Timorese boys ride their bicycles in front of the cathedral church in Dili in this file photo. The government has relaxed Covid-19 restrictions by allowing churches and other places of worship to reopen. (Photo: AFP)
Timor-Leste’s government has lifted a ban that has prevented Catholics and members of other religions from going to places of worship in the capital Dili for more than two months following a spike in Covid-19 cases in early March.
The Council of Ministers announced the decision on May 26 following an assessment of the coronavirus situation by the Integrated Crisis Management Center, the agency dealing with the Covid-19 outbreak.
Prior to the decision, residents in the capital were still prohibited from leaving their homes except for health and work purposes and to access to essential goods and services.
“Collective religious celebrations and other group worship events are now allowed provided that those attending such ceremonies maintain a distance of at least one meter from each other and wear a face mask,” the government said in an official statement.
It said the decision took into account requests made by Archbishop Virgil Carmo da Silva of Dili, who promised that the Church will adhere to health protocols during services.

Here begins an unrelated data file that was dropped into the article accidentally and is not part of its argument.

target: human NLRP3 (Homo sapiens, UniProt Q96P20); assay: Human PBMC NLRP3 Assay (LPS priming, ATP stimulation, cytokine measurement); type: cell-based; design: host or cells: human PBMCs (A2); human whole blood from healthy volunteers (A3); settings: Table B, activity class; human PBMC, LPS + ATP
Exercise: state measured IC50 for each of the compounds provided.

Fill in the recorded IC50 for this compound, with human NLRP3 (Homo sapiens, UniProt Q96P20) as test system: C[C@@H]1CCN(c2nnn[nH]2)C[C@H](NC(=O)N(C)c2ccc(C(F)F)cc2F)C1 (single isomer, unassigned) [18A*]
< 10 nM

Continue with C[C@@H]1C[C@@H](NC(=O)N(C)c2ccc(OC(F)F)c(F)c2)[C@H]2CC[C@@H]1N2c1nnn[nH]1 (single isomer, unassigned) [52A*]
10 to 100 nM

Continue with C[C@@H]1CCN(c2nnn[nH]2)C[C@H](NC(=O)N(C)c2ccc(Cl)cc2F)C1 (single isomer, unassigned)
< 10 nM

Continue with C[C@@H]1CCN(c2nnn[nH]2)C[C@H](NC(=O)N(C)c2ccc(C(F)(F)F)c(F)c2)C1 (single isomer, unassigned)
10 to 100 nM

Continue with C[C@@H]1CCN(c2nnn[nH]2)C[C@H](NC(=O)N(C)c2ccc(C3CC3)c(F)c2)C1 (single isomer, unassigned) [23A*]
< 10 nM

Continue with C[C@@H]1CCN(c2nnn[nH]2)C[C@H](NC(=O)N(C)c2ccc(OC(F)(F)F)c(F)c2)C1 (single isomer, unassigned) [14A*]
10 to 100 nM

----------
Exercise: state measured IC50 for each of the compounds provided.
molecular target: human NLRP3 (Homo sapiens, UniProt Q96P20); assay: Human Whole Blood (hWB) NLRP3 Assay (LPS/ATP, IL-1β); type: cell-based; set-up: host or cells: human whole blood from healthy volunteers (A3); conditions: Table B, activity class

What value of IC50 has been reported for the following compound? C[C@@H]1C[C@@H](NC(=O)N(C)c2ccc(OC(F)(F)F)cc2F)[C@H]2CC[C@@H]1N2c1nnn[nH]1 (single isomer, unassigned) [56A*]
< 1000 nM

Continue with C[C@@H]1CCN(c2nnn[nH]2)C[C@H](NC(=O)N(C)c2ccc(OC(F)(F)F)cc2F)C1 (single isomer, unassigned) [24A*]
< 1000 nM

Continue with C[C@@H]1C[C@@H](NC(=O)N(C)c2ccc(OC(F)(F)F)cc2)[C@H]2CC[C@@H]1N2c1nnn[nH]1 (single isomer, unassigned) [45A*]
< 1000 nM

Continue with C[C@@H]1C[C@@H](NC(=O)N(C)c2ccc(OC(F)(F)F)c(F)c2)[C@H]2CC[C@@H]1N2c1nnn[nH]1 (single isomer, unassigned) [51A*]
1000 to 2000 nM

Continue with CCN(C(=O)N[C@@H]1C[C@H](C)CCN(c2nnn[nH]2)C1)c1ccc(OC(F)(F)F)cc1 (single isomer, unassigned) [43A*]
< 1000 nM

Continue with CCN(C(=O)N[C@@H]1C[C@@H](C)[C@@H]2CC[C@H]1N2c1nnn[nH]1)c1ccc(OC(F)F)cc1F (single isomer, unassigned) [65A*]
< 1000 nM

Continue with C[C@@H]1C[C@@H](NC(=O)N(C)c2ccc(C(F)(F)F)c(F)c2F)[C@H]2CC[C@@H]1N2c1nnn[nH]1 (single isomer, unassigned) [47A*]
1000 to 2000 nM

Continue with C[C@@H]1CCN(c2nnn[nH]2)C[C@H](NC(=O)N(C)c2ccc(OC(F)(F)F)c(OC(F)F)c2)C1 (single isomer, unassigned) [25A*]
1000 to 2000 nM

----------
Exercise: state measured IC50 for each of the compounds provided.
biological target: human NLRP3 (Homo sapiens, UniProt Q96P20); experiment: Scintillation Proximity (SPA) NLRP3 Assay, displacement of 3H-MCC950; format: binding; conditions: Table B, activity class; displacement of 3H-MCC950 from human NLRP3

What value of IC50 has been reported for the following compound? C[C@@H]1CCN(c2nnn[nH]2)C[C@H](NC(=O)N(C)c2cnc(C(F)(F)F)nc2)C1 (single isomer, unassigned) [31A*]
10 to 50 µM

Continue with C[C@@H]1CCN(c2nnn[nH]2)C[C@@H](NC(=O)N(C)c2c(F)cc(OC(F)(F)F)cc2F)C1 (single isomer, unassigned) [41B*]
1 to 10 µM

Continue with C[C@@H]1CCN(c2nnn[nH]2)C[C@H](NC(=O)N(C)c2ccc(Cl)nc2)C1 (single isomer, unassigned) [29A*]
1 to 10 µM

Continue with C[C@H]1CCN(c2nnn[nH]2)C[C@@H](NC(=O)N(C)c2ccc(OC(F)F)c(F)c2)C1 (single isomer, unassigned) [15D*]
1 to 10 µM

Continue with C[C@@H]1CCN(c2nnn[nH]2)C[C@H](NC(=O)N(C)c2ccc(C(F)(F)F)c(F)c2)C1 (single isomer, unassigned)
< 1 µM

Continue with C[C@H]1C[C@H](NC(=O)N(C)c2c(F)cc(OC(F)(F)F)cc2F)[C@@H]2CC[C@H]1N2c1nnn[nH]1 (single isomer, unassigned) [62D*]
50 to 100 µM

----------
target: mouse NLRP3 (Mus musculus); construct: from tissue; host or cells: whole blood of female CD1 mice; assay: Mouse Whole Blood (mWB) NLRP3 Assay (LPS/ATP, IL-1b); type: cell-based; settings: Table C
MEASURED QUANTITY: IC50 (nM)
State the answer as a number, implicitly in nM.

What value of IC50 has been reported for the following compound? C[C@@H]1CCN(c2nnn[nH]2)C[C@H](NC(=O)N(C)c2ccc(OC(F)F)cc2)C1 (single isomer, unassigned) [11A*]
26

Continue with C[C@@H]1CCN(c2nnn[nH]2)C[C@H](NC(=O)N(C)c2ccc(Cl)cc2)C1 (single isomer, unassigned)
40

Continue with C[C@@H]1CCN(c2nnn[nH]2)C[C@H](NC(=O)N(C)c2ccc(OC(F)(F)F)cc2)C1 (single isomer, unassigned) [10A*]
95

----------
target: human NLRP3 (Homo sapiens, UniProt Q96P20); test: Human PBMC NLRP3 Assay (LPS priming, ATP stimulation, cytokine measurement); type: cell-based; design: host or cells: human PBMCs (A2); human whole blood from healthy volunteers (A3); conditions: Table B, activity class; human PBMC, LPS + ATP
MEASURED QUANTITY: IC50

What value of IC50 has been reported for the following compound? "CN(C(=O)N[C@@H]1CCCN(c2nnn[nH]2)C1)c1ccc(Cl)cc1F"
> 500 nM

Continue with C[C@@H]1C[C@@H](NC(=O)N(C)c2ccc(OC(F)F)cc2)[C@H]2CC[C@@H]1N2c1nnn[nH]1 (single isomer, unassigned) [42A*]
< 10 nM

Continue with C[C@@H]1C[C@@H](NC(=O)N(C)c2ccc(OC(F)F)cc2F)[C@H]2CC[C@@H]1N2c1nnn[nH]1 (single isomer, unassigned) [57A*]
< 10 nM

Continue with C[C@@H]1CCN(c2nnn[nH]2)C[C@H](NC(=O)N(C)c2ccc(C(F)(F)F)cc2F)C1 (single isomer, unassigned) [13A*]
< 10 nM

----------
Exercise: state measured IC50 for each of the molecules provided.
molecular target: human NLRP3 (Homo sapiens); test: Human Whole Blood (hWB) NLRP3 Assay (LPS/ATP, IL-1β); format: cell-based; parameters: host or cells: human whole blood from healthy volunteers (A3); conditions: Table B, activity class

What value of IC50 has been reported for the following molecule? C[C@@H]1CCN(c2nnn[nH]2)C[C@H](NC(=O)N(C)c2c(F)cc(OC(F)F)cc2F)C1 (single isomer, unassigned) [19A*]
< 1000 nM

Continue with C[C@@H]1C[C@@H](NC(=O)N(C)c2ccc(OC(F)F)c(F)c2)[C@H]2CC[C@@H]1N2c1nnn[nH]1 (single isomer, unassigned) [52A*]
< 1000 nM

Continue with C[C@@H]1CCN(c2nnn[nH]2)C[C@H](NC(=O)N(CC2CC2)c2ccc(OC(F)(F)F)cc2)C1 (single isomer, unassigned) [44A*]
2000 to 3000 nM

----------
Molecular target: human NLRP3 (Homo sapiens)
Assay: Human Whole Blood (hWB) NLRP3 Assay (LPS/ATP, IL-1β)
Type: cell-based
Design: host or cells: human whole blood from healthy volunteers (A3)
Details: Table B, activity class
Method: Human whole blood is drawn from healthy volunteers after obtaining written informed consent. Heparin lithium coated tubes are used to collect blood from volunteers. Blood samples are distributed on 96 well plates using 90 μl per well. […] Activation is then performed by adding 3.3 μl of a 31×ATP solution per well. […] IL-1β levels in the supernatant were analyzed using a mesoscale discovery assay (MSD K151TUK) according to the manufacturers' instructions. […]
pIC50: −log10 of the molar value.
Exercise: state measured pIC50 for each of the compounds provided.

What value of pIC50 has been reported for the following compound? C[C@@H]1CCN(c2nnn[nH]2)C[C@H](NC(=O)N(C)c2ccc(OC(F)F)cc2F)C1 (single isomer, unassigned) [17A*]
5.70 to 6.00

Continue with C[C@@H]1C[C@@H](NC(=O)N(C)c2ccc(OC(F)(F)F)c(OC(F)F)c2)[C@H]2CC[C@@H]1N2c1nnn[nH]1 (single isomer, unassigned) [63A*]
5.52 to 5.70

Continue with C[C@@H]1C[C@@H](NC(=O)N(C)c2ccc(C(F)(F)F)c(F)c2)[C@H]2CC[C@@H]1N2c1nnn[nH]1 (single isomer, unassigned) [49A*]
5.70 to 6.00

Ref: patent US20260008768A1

Father Angelo Salshina, chairman of Dili Archdiocese's Covid-19 pastoral support team, told UCA News that the archdiocese has yet to decide when church doors will reopen.
We are still worried about many people who do not really adhere to health protocols
"It is likely that it will happen this week or early June," said the priest, who was also infected with Covid-19 and has just finished undergoing self-quarantine.
Reverend Lorenso Dos Santos, chief adviser to the Synod of Protestant Churches in Timor-Leste, said they would resume services on May 30. Mask wearing, hand washing and social distancing will be observed, he said.
Siu Peng Lay, head of the Confucian community in Timor-Leste, said they would hold off on resuming communal events for the time being.
"We are still worried about many people who do not really adhere to health protocols. We would prefer to stick to online events for now,” he told UCA News.
News about the lifting of the worship ban came as a surprise as the number of Covid-19 cases was still increasing. As of May 26, the country had recorded a total of 6,014 infections, 14 deaths and 2,666 active cases.
Apart from Dili, where 80 percent of active cases are located, the municipalities of Baucau, Covalima, Bobonaro and Viqueque have also recorded cases.
In the past week, new infections have exceeded 200 each day.